Let me start by saying Kravvitz is somewhat wrong about location pricing and somewhat right. I know people in Minneapolis and South Dakota who charge more then some people who in California who aren't as experienced.
It's based on experience.
You can charge based on the clients budget and just cap how much work, time, hours or days you'll give them. You can charge on retainer (monthly). Or even based on any other given factor you want. It's up to you and what a client is willing to pay you. Frankly you can be a hack and be a great sales person and make more then a great designer. I'm not saying that is a good thing, just saying being charismatic can help. Read up on sales and marketing skills. Find your niche. Go to networking events. Know your craft.
So what level do you think you are a newbie or an expert? I guess I'll leave out exact numbers since apparently those will be filtered out but if you're curious find me online and I'll let you know what I think those are. I've worked internationally for corporations and agencies.
Here is how I would determine my pricing if I was in your shoes:
How much are my monthly costs? Put together a list of your expenses including rent, cable etc.
How many projects can you manage at one time and realistically how many will you manage?
Do you have another job that will keep you from working on these projects full time when you are not off galavanting doing whatever you do for fun?
Take the number of expenses for the purpose of this example I'll say those are $500/month (realistically they are probably triple that but I chose a number that would be easy math in my head).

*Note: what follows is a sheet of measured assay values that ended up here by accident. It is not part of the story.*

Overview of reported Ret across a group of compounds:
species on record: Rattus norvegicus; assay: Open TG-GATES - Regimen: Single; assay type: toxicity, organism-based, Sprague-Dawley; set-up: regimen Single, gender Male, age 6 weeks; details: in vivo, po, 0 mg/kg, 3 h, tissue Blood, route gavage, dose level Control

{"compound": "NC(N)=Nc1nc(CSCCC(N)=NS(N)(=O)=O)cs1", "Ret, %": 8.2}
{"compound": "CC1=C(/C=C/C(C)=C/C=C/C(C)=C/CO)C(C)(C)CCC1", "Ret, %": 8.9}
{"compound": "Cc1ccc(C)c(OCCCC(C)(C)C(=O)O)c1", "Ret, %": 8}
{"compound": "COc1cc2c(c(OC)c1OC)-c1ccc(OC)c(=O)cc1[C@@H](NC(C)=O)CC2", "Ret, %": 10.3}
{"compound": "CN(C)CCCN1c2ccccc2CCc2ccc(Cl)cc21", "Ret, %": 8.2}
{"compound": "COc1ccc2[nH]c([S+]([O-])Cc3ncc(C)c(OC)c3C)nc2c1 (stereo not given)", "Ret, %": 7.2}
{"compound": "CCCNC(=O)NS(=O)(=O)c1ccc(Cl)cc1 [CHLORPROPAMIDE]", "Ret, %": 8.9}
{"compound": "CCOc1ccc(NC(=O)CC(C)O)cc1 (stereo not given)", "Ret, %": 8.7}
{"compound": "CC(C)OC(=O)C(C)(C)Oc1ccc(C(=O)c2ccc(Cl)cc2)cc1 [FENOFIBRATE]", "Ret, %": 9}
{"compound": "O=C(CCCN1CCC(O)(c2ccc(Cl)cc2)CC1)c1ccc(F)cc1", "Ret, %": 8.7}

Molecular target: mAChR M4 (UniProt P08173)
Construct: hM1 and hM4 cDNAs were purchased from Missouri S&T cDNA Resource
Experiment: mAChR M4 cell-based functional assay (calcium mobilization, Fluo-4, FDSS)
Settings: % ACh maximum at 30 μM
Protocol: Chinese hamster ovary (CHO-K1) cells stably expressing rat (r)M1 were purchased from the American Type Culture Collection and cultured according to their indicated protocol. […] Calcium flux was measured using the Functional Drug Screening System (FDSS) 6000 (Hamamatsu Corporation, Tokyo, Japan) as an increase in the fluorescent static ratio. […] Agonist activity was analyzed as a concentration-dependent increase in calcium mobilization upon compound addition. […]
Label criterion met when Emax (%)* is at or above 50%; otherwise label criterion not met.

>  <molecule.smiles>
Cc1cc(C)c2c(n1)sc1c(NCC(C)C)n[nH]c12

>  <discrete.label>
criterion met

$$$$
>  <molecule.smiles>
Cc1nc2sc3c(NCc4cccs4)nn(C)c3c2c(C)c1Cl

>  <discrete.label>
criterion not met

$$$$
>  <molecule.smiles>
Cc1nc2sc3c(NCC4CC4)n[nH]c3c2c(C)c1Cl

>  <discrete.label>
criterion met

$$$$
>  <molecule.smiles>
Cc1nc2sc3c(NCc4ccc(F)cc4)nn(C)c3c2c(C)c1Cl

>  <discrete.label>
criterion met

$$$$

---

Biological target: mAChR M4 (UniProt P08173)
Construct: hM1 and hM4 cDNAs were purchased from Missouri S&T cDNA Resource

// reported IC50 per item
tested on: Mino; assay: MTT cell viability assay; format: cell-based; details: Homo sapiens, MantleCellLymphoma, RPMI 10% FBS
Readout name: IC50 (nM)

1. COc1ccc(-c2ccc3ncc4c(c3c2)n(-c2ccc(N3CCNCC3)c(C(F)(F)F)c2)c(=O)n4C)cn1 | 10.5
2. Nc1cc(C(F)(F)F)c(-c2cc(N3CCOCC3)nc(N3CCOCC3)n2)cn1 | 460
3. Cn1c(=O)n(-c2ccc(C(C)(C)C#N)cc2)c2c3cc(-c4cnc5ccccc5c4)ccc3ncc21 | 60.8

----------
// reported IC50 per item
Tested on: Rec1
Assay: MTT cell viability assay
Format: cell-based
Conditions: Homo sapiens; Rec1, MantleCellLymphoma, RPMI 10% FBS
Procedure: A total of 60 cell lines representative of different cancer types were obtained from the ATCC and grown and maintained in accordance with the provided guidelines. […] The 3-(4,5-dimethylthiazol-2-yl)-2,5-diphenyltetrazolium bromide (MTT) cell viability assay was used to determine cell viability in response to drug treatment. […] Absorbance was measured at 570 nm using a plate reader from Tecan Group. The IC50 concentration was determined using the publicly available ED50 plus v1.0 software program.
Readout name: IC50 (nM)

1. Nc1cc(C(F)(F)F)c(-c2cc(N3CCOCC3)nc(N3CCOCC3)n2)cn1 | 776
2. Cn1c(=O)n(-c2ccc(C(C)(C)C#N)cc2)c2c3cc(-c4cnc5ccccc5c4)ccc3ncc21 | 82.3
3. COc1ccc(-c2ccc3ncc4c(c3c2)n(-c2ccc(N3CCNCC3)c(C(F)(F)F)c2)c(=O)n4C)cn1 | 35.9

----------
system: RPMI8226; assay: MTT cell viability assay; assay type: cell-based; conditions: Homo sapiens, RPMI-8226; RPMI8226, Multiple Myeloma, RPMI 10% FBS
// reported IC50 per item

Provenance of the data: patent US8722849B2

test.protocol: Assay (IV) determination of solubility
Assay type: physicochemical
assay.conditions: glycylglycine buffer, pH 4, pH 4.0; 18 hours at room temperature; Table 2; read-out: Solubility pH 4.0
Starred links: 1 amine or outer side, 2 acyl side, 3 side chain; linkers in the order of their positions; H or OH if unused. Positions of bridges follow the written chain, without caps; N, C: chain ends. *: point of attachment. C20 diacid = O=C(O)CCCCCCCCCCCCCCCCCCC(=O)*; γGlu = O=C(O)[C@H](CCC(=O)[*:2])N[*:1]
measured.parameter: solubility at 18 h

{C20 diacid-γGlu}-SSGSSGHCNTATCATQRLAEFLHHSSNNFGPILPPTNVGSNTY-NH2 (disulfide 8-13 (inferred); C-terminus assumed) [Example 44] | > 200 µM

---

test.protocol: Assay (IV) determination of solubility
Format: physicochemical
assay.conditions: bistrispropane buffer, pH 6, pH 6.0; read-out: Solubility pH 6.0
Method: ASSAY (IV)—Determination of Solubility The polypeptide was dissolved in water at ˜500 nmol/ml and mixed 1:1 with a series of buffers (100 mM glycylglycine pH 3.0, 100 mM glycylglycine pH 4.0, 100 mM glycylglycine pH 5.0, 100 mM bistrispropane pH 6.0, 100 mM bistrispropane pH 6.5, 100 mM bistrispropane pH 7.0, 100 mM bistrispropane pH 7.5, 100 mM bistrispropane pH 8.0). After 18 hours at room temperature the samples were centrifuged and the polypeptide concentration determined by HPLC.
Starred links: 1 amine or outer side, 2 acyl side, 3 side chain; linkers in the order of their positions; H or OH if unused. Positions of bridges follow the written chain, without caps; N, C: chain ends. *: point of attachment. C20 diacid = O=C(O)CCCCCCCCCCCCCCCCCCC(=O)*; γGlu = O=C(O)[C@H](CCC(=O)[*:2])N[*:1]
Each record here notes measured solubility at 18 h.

Then take those projects- lets say you can manage three projects.
If you have another job subtract that money from your current expenses. Let's say your current job sucks at pay (not realistically pays you $200/month).
Leaving you with a debt of $300. You need your three projects to at least cover your expenses which means each need to be worth at least $100 each. Again the numbers are all very obviously fake for any market in the USA.
Keep in mind though that you don't want to just work work work and never get ahead. Plus you have to consider 20% for taxes. You also need to plan ahead for dead months. Meaning months that you don't have work. I try to plan for one project to pay for 3 months of bills. Then again I can charge it because I have people who will easily pay me whatever I want.
September 28th, 2011, 05:53 AM
Cost of the Project.
Before going to do a project..
we have to analyze some of the things like that....
1.Requirement(0s,languages, front end, back end) software's cost
2.Design(banner, sample demo, logo, output design, diagrams, architecture)
you can put cost for 200 USD for those 5 points it will become 1000 USD
also if you having some of the workers ........... you can put cost for working time of your employees..by hours or days
This way only cost is calculated........
This what i know.........
Hope it will be useful to you......
Thanks for Reading........
October 24th, 2011, 12:35 PM
hey thanks divyaaj you have given a proper point to point and clinical way to explain the fees estimation,